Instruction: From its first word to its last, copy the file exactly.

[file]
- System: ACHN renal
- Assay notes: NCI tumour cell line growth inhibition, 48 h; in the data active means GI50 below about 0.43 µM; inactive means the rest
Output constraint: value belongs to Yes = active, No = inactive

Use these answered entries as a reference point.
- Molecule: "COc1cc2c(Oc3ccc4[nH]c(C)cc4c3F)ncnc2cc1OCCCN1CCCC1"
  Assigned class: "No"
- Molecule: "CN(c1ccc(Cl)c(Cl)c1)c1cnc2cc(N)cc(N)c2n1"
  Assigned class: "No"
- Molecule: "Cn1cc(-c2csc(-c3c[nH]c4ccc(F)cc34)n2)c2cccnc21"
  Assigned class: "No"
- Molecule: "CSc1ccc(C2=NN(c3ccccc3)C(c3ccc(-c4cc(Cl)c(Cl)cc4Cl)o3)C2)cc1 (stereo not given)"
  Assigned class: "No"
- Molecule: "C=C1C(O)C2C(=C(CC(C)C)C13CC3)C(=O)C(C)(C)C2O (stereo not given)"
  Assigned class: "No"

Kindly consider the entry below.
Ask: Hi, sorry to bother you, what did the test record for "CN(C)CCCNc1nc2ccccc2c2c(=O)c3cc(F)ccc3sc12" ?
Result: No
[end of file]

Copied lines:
- System: ACHN renal
- Assay notes: NCI tumour cell line growth inhibition, 48 h; in the data active means GI50 below about 0.43 µM; inactive means the rest
Output constraint: value belongs to Yes = active, No = inactive

Use these answered entries as a reference point.
- Molecule: "COc1cc2c(Oc3ccc4[nH]c(C)cc4c3F)ncnc2cc1OCCCN1CCCC1"
  Assigned class: "No"
- Molecule: "CN(c1ccc(Cl)c(Cl)c1)c1cnc2cc(N)cc(N)c2n1"
  Assigned class: "No"
- Molecule: "Cn1cc(-c2csc(-c3c[nH]c4ccc(F)cc34)n2)c2cccnc21"
  Assigned class: "No"
- Molecule: "CSc1ccc(C2=NN(c3ccccc3)C(c3ccc(-c4cc(Cl)c(Cl)cc4Cl)o3)C2)cc1 (stereo not given)"
  Assigned class: "No"
- Molecule: "C=C1C(O)C2C(=C(CC(C)C)C13CC3)C(=O)C(C)(C)C2O (stereo not given)"
  Assigned class: "No"

Kindly consider the entry below.
Ask: Hi, sorry to bother you, what did the test record for "CN(C)CCCNc1nc2ccccc2c2c(=O)c3cc(F)ccc3sc12" ?
Result: No